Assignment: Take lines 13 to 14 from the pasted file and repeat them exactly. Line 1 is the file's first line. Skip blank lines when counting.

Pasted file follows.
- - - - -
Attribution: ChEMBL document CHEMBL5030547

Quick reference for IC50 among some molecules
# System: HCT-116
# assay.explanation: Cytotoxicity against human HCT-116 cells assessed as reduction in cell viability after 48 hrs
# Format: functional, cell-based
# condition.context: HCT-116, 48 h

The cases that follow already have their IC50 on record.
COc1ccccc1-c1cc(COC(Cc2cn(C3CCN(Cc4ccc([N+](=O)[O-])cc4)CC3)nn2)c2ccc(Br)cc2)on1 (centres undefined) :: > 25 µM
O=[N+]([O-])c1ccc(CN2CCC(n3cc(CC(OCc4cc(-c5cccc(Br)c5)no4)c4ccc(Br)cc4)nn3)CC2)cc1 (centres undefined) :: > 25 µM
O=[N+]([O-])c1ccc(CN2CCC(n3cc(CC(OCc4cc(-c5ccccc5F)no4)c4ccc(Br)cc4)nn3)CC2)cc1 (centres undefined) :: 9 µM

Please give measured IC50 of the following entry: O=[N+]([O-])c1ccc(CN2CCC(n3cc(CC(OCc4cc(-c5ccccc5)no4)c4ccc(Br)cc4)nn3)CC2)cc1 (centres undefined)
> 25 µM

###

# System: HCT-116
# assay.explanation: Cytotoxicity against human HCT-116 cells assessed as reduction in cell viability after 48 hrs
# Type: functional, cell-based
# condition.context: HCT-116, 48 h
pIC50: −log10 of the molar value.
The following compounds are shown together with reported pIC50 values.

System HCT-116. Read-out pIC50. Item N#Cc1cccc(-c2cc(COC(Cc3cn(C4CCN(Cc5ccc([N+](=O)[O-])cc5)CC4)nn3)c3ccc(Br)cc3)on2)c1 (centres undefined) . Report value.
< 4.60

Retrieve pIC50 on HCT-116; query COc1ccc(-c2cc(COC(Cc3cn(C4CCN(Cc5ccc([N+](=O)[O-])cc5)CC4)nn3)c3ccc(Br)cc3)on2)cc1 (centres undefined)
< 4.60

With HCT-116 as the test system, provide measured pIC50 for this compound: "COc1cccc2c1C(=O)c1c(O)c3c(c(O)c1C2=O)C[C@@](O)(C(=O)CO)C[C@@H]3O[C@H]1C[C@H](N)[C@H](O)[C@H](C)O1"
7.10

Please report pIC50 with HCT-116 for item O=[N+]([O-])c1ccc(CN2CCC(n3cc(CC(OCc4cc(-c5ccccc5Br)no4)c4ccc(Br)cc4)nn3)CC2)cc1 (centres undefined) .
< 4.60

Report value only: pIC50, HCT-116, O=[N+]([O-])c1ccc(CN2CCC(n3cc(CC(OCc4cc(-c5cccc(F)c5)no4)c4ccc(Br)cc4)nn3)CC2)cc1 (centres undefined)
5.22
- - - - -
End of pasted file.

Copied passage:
###

# System: HCT-116